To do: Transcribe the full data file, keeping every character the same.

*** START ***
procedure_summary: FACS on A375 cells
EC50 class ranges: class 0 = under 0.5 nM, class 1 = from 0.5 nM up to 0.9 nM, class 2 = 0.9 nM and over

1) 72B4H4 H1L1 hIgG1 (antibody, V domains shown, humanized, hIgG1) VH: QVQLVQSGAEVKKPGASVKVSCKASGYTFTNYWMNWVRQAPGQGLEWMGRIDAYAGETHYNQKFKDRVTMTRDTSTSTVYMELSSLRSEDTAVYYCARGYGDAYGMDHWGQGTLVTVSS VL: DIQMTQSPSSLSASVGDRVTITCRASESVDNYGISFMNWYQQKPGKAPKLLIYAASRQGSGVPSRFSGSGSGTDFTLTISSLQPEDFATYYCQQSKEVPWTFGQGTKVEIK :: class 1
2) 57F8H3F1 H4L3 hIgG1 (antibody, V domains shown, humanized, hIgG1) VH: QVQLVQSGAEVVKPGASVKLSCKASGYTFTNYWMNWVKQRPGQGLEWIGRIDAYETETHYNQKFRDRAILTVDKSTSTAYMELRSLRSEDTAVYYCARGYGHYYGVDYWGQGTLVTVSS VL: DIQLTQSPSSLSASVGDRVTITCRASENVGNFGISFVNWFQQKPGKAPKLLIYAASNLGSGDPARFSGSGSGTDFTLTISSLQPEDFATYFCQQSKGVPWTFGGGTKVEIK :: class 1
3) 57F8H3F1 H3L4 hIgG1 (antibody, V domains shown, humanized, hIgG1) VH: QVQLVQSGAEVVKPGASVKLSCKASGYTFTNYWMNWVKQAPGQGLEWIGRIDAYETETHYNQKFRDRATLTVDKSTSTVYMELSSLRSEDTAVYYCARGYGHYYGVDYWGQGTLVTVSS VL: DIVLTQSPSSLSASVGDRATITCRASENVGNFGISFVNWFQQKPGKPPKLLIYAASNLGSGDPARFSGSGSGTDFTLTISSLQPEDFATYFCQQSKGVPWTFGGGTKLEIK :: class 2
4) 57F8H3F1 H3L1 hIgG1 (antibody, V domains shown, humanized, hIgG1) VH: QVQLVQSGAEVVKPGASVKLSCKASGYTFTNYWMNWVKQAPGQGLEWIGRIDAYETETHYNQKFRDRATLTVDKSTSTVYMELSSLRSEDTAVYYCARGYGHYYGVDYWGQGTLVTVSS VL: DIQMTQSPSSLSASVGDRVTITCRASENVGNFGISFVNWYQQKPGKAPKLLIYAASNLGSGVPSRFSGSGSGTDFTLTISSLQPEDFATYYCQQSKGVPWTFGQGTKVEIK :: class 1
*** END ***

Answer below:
procedure_summary: FACS on A375 cells
EC50 class ranges: class 0 = under 0.5 nM, class 1 = from 0.5 nM up to 0.9 nM, class 2 = 0.9 nM and over

1) 72B4H4 H1L1 hIgG1 (antibody, V domains shown, humanized, hIgG1) VH: QVQLVQSGAEVKKPGASVKVSCKASGYTFTNYWMNWVRQAPGQGLEWMGRIDAYAGETHYNQKFKDRVTMTRDTSTSTVYMELSSLRSEDTAVYYCARGYGDAYGMDHWGQGTLVTVSS VL: DIQMTQSPSSLSASVGDRVTITCRASESVDNYGISFMNWYQQKPGKAPKLLIYAASRQGSGVPSRFSGSGSGTDFTLTISSLQPEDFATYYCQQSKEVPWTFGQGTKVEIK :: class 1
2) 57F8H3F1 H4L3 hIgG1 (antibody, V domains shown, humanized, hIgG1) VH: QVQLVQSGAEVVKPGASVKLSCKASGYTFTNYWMNWVKQRPGQGLEWIGRIDAYETETHYNQKFRDRAILTVDKSTSTAYMELRSLRSEDTAVYYCARGYGHYYGVDYWGQGTLVTVSS VL: DIQLTQSPSSLSASVGDRVTITCRASENVGNFGISFVNWFQQKPGKAPKLLIYAASNLGSGDPARFSGSGSGTDFTLTISSLQPEDFATYFCQQSKGVPWTFGGGTKVEIK :: class 1
3) 57F8H3F1 H3L4 hIgG1 (antibody, V domains shown, humanized, hIgG1) VH: QVQLVQSGAEVVKPGASVKLSCKASGYTFTNYWMNWVKQAPGQGLEWIGRIDAYETETHYNQKFRDRATLTVDKSTSTVYMELSSLRSEDTAVYYCARGYGHYYGVDYWGQGTLVTVSS VL: DIVLTQSPSSLSASVGDRATITCRASENVGNFGISFVNWFQQKPGKPPKLLIYAASNLGSGDPARFSGSGSGTDFTLTISSLQPEDFATYFCQQSKGVPWTFGGGTKLEIK :: class 2
4) 57F8H3F1 H3L1 hIgG1 (antibody, V domains shown, humanized, hIgG1) VH: QVQLVQSGAEVVKPGASVKLSCKASGYTFTNYWMNWVKQAPGQGLEWIGRIDAYETETHYNQKFRDRATLTVDKSTSTVYMELSSLRSEDTAVYYCARGYGHYYGVDYWGQGTLVTVSS VL: DIQMTQSPSSLSASVGDRVTITCRASENVGNFGISFVNWYQQKPGKAPKLLIYAASNLGSGVPSRFSGSGSGTDFTLTISSLQPEDFATYYCQQSKGVPWTFGQGTKVEIK :: class 1